My reason for asking, is that following the showing last night, one comment was that although we were a highly receptive audience, this film was very much playing to the already converted and while we were all hugely proud of Israel’s achievements, people who are not connected to Israel in the same way could easily take offence or simply be turned off by Jews ‘blowing their own trumpet’.

    Is this a film to bring people onside, or does it alienate by boasting? It’s not an idle question, because I would like to use this film, or something like it, to approach non Jewish organisations – churches, temples and mosques, and perhaps schools and colleges, in order to, as objectively as possible, inform about the side of Israel that most people simply do not see, or in the UK for example, are not shown.

    I really like the film, but I’m not convinced it’s been made for the audience that needs to see it. Perhaps Mitnaged, as you say, it has to been shown and then we have to be prepared to answer the inevitable response that it might engender.

    • cityca, I obviously didn’t make myself clear. I certainly didn’t set out to depress you!

      There is a lot that can be done to counter the hostile narrative, but undermining its hold will take time and energy, both applied consistently. We need to substitute the truth and realistic appraisal of facts for the antizionist/antisemitic memes, fed to the gullible by Islamists and which find fertile ground in the West because of its own deep-rooted antisemitism, which, of course, Islamism doesn’t hesitate to make use of.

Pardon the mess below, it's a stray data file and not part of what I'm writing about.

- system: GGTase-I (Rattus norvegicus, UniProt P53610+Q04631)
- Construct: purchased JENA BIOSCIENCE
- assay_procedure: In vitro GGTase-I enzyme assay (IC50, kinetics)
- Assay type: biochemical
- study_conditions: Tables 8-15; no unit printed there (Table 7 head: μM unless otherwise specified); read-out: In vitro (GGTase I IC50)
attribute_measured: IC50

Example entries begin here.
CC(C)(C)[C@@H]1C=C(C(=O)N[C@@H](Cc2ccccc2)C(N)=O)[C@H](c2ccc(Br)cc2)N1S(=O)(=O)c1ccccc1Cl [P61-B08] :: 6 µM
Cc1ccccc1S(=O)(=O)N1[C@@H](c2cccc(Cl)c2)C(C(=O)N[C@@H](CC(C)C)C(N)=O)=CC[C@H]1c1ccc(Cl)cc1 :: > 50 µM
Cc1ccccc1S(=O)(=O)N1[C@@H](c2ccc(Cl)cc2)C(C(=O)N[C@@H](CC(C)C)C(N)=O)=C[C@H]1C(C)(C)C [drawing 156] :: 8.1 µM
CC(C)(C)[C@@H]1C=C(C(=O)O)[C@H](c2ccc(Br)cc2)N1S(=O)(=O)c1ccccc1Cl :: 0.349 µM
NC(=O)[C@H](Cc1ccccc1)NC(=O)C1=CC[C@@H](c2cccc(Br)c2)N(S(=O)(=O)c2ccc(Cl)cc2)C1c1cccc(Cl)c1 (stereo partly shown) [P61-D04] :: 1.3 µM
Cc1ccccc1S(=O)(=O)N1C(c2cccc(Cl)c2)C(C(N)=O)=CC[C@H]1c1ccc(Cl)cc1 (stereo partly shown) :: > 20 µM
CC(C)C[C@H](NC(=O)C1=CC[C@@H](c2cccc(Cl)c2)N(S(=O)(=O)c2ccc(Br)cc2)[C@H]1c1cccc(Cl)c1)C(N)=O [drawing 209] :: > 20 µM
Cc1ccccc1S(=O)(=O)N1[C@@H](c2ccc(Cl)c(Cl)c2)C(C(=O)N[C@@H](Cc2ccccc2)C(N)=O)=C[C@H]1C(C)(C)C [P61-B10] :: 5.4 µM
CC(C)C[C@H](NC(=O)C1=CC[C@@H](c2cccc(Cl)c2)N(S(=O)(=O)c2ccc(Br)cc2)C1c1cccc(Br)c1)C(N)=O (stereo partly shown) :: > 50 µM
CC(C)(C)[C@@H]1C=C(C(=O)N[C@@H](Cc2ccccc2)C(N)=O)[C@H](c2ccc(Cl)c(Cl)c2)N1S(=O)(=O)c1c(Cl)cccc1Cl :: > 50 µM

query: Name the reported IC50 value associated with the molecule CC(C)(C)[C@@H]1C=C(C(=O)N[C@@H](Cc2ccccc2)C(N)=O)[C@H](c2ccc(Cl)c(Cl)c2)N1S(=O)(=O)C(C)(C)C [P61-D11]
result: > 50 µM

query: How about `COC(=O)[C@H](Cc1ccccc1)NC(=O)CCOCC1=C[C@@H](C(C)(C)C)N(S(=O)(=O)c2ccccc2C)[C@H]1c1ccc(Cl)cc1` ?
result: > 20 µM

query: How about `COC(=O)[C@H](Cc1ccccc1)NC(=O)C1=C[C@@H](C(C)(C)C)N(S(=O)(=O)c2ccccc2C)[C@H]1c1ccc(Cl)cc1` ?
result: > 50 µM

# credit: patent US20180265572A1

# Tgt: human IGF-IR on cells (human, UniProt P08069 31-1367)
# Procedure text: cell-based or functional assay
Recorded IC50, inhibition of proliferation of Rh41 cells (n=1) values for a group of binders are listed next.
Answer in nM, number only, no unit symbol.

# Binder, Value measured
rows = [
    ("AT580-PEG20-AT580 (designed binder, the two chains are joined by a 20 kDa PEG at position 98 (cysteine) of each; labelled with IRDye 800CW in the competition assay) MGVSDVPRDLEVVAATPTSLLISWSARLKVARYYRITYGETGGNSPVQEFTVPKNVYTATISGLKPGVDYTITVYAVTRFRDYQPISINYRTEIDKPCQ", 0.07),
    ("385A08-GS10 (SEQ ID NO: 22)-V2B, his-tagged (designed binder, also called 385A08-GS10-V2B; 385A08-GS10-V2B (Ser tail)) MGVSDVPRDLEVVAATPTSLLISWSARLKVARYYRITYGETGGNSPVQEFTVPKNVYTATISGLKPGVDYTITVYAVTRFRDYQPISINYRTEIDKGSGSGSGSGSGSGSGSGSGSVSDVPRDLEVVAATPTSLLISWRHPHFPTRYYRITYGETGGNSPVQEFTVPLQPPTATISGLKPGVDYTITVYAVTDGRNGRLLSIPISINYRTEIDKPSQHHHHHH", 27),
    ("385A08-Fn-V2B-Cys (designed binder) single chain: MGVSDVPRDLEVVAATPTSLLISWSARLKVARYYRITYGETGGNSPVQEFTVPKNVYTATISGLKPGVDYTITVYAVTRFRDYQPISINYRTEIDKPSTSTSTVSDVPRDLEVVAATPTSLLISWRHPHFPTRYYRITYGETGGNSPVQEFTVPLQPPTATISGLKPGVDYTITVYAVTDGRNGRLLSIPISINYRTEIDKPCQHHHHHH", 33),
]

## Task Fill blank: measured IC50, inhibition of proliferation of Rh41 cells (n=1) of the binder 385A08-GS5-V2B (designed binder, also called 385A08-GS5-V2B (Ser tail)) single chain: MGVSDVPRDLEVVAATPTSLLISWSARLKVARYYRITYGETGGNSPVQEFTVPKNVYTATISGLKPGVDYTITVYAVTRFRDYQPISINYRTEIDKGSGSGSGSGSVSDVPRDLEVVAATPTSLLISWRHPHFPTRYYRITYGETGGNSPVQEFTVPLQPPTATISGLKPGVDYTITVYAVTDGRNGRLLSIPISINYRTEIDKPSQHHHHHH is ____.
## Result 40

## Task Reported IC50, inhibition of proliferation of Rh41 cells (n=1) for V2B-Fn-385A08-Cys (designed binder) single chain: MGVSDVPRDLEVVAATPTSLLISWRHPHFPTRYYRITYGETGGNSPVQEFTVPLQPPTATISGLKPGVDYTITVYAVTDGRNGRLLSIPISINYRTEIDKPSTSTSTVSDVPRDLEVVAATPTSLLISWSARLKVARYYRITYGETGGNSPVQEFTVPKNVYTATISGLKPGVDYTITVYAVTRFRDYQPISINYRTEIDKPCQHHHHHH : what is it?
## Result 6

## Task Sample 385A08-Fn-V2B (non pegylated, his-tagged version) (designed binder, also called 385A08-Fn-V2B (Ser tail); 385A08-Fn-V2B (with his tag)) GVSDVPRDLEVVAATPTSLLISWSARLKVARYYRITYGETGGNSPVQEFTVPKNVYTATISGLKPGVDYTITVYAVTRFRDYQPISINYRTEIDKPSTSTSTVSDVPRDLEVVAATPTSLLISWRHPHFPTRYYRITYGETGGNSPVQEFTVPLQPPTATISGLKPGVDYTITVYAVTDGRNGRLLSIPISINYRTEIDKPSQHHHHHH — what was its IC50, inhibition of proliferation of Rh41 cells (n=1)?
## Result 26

I believe that this film’s impact lies in its understatement rather than its blowing its own trumpet. It simply states facts, all of which can be verified, about Israel’s contribution to the world. The subtext here can be questions about how much poorer the world would be in very many ways if Israel ceased to exist. Following on from that, additional points could be raised about how the implacable and unreasoning hatred of Israel by her neighbours gets in the way of their making the same advances in their quality of life. If there was a trustworthy peace, Palestinians and other Arab countries would share Israel’s successes in research and technology, therefore what sense is there in prolonging war? Hot on the heels of that statement could be a “rhetorical” question as to what gets in the way of their being able to do so.

      These are, of course, forms of Socratic questioning which encourage thinking without confrontation.

      However, you cannot reason with irrational people; those who, in spite of the proven evidence before their eyes, persist in holding onto thoughts/opinions as facts and/or disproven and specious “evidence” derived from emotional reasoning. The best you can do with them is point out, as many times as is necessary, that this is what they are doing.

      Change is difficult, however ghastly the status quo. Islam itself militates against any change and drives antisemitism under the thin cloak of antiZionism, not only in the Middle East but around the world. We need to keep pointing out that peaceful coexistence (or at least non-belligerence) has to be vastly preferable to hatred, which gets Palestinians nowhere and wastes the mental and physical energy which could better be spent on learning.

      Finally, Citizen Warrior has an excellent site which aims to use argument to counter the influence of shariah and Islamism in the West, see:

      http://www.citizenwarrior.com/

      I believe that the way in which he goes about spreading the word can be translated onto changing the negative memes about Israel and Jews.